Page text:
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Legal Help With Credit Card Debt

by Timothy Murphy
  • Overview

    While many people attempt to deal with credit card debt without outside assistance, there are times when a lawyer can be your only hope. Credit card companies may lower your credit line or raise your interest rate, make dozens of collection calls, or even file suit. By finding a qualified debtor's rights lawyer, sharing all of your financial information with her, keeping an open mind, and following your lawyer's advice, it is possible to escape credit card debt.
  • Choose the Right Lawyer

    There are many different kinds of lawyers. Although most jurisdictions do not recognize legal specialties, as a matter of course most attorneys limit their practices to a small number of areas. When it comes to resolving credit card debt, you'll need a lawyer with a few different skills. Make sure he is familiar with negotiation techniques and has handled credit card negotiations in the past. Find an attorney familiar with general civil litigation, as credit card debt often ends up in court, and you'll need someone who knows how to litigate on your behalf. Also, make sure your attorney is familiar with the bankruptcy process. You may not like the idea, but sometimes it is the best solution. You'll want a lawyer who has all of these tools if you want an optimal result.
 
  • Gather All the Data

    Get all of your bills together, calculate your monthly payments and know what you need to make each month in order to live. Then figure out how much debt service (the amount you're paying on all those credit cards) is costing you. Make allowance for daily expenses that you don't receive a bill for, such as food and gasoline. Look at your paycheck stubs, and know how much you make each month. Give yourself a clear picture of your financial life at the moment. Obtain your credit report, and review each and every line item. If any items do not actually belong to you, make a note of it, and bring this to your attorney's attention. Credit reports can contain mistakes, and companies sometimes confuse one debtor with another. Do a realistic self-appraisal of your spending habits. Know what things you can cut out, and know what things you won't eliminate, even if you should. You and your attorney both need to know what you have to work with, and what you'll need to learn to do without.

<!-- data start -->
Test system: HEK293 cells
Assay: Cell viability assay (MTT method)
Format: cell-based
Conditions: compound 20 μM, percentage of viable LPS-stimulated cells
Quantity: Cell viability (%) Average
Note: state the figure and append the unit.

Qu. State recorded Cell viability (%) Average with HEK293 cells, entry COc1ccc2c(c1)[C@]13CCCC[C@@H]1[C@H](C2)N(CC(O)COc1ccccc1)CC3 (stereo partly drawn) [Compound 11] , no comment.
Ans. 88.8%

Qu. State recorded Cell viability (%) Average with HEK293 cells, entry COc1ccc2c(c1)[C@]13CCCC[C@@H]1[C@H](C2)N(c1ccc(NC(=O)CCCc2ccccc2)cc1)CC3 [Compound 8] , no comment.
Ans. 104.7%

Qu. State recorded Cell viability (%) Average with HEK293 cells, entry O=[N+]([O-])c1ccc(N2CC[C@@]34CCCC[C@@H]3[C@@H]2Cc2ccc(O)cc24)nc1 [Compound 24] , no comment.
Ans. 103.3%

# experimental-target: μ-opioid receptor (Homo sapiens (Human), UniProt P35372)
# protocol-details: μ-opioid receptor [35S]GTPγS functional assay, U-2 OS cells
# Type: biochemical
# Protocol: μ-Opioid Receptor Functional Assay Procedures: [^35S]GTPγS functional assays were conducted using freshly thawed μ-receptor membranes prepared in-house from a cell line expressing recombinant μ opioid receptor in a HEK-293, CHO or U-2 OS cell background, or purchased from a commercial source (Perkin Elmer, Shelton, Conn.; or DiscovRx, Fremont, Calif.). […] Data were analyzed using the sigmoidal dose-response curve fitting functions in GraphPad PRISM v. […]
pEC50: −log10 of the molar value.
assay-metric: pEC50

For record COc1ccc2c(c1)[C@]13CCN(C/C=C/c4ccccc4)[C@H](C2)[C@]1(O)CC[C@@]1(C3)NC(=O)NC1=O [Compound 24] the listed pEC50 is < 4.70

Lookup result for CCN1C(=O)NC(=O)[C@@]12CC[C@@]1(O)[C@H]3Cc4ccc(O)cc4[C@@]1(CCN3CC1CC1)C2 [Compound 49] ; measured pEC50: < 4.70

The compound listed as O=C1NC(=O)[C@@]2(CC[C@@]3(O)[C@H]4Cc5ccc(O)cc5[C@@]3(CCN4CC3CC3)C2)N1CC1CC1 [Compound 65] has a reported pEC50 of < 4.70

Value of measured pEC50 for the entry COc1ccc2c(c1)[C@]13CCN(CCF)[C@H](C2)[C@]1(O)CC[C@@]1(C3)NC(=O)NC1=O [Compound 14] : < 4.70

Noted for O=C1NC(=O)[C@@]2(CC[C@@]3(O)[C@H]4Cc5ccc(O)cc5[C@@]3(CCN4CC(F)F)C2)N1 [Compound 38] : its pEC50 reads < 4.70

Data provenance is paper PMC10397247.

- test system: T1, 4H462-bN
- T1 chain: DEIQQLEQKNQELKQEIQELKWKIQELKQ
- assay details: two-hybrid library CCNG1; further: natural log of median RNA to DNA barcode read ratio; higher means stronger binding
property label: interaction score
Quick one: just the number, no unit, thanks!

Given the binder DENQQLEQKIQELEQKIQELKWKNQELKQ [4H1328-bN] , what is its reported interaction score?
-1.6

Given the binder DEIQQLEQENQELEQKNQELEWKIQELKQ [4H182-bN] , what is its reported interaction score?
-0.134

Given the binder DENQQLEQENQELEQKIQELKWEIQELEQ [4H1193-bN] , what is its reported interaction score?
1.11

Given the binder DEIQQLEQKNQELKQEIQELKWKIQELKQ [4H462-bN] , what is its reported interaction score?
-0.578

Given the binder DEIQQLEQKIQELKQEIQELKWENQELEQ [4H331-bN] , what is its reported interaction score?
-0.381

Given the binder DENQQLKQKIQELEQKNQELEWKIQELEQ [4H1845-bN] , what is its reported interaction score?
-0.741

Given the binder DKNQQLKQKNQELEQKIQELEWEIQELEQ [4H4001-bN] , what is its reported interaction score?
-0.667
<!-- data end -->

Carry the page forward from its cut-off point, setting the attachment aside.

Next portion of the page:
• Face the Facts

    One of the big things that holds people back from dealing with their credit card debt issues is a feeling of guilt. Nobody wants to admit that he messed up, spent too much, or just can't afford to live the way she wants to live. Get over it. Your attorney may settle some accounts for very little money, use procedural rules to prevent the credit card company for getting your money, help you avoid paying judgments those companies obtain, or even wipe the credit card debt out completely through bankruptcy. All of those tools exist, and they are all legal. They exist for people in situations like yours. Don't hesitate to use them.
  • Make the Most of It

    As your attorney gradually gets your debt under control, learn from the process. Don't repeat the mistakes that got you in hock to the credit card companies in the first place. Make a budget and stick to it. Follow your attorney's advice regarding debt management. Make those attorney's fees count.

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